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Aquanaut 471

Computerware, Microdeal 1984

Major Istar - Under the Doomed Sea
B. J. Chambless
Dragon 32/64 info, Sinclair QL info, TRS-80 CoCo
Science fiction
Entered by:
Alastair, gamingafter40, rwap



By the beginning of the 21st Century, undersea cities have become necessary to avoid the mess we made of the Earth's surface. You will play the part of Aquanaut 471, a high ranking member of the Oceanic Federation. The O.F. is an organisation dedicated to keeping peace in the underwater world.

You begin your adventure in a submarine headed towards Trident Dome, a scientific research station. You are going there because of a mysterious call for help. The message was from the service droid, Huey-14 and was cut off before he could tell you what the problem was. Something is going on at Trident and it will be your job to find out what the problem is and rectify it.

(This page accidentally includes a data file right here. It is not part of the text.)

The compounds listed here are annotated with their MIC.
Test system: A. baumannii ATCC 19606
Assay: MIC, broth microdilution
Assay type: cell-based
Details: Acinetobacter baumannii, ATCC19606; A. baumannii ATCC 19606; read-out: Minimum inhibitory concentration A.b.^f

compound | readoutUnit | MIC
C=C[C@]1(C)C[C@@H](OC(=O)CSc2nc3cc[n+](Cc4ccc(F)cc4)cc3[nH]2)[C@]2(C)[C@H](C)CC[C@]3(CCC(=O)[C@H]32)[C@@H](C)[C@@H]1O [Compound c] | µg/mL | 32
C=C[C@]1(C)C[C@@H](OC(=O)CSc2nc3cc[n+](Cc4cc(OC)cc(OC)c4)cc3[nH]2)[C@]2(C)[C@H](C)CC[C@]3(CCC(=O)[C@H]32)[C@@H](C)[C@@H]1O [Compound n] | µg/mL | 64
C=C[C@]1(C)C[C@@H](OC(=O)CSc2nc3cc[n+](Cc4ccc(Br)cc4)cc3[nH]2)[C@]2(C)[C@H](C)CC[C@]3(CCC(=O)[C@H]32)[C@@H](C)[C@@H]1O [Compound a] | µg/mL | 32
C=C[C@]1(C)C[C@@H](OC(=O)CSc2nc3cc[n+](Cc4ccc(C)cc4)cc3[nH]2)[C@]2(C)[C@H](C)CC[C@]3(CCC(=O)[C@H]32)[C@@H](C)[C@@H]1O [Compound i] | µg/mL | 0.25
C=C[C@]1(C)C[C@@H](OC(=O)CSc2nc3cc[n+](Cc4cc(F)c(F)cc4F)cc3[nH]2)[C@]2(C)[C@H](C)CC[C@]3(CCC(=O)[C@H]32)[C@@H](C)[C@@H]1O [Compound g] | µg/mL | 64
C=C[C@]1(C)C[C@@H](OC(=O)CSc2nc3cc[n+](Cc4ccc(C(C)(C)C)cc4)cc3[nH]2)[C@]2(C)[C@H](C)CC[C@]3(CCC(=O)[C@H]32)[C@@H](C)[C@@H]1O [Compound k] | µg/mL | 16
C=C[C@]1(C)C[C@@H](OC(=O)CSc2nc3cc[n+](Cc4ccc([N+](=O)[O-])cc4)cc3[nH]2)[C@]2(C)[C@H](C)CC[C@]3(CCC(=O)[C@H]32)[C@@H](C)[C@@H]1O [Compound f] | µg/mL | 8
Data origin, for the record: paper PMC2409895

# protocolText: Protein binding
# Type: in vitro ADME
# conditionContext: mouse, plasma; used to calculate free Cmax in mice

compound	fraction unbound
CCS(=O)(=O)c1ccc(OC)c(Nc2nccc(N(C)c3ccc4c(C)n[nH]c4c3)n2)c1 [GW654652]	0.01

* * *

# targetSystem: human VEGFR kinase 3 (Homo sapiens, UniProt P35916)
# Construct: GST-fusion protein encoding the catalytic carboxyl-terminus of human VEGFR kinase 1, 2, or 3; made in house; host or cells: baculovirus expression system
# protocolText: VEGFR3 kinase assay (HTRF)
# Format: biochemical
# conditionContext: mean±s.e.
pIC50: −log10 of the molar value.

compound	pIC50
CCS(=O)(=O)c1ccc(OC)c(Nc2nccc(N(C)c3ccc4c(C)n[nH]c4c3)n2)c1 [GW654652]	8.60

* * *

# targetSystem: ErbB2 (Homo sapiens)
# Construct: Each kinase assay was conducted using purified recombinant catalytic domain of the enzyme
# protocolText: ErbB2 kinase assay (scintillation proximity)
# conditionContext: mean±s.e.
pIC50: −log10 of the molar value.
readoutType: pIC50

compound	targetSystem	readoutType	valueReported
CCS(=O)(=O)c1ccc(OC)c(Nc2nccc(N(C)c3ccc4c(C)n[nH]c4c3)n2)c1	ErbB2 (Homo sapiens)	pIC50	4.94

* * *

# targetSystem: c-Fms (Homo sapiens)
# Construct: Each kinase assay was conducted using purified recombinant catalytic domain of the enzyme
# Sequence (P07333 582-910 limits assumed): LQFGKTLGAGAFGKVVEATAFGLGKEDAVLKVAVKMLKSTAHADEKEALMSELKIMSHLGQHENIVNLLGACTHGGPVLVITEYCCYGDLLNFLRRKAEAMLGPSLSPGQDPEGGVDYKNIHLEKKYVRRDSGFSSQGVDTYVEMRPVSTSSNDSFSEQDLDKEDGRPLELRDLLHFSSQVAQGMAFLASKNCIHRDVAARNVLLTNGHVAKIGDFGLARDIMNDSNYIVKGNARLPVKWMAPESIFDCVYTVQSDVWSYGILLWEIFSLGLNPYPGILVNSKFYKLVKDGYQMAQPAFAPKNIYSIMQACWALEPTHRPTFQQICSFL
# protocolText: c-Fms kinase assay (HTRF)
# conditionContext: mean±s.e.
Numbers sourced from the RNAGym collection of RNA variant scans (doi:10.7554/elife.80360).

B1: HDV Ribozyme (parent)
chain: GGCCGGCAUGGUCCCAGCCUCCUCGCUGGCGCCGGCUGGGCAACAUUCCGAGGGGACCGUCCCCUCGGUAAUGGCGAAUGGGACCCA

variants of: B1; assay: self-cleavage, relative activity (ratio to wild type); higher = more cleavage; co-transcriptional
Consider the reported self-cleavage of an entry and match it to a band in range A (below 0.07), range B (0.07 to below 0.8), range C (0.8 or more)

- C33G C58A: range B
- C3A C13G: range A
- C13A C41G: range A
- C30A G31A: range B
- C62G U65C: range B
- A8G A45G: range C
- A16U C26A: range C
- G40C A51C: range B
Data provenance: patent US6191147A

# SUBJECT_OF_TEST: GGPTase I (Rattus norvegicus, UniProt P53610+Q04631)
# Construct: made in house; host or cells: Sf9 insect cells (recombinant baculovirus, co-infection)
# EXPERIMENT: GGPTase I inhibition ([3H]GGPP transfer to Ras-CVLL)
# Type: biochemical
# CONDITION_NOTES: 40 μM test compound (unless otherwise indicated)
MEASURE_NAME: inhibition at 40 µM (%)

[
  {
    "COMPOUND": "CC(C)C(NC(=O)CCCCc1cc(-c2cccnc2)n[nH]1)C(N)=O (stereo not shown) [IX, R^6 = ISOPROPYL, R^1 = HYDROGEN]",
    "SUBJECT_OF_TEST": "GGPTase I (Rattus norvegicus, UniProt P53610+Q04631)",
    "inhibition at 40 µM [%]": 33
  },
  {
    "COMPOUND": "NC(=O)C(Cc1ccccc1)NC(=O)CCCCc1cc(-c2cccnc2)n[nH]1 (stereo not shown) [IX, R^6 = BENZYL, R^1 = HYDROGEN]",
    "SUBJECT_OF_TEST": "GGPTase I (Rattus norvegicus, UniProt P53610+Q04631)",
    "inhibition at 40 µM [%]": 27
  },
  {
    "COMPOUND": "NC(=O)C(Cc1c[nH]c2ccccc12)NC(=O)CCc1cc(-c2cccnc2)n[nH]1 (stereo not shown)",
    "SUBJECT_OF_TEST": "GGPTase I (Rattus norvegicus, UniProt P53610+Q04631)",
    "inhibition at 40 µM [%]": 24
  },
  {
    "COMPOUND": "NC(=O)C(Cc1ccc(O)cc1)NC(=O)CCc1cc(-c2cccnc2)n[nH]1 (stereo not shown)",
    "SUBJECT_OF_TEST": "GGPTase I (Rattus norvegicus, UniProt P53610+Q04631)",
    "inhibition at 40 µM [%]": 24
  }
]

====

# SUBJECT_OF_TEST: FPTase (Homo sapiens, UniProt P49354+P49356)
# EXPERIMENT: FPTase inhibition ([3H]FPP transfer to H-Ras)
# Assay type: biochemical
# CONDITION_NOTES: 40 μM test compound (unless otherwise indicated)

This is a fairly simple adventure game that nevertheless contains a non-player character which is needed to solve some puzzles. Unfortunately the game also contains several mini-arcade games that cannot be avoided, though the arcade games are not too difficult.

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Aquanaut_471_1.png Aquanaut_471_2.png Aquanaut_471_3.png Aquanaut_471_4.png Aquanaut_471_ql.gif


Average User Rating: 5.5 (2 ratings)

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User Comments

Alastair (11-06-2010 21:49)

Originally written for the CoCo, like many CoCo games written in the USA it uses NTSC artifacting to create additional colours (red and blue) in what should be a 'high resolution' black and white display mode. This trick does not work with PAL so in PAL countries you end up with a black and white picture. Fortunately most emulators can emulate the artifacting, even in PAL mode, so you can get an idea of the author's original intentions. The above images illustrate some of the game's screens both with and without artifacting enabled.

Gunness (11-06-2010 21:57)

I just love the way that programmers were able to exploit the various technical deficiencies and drawbacks of the early home computers. Like on the C64, where an unintentional clicking noise made by the sound chip was used to play back samples.
This way of creating colour sounds pretty ingenious.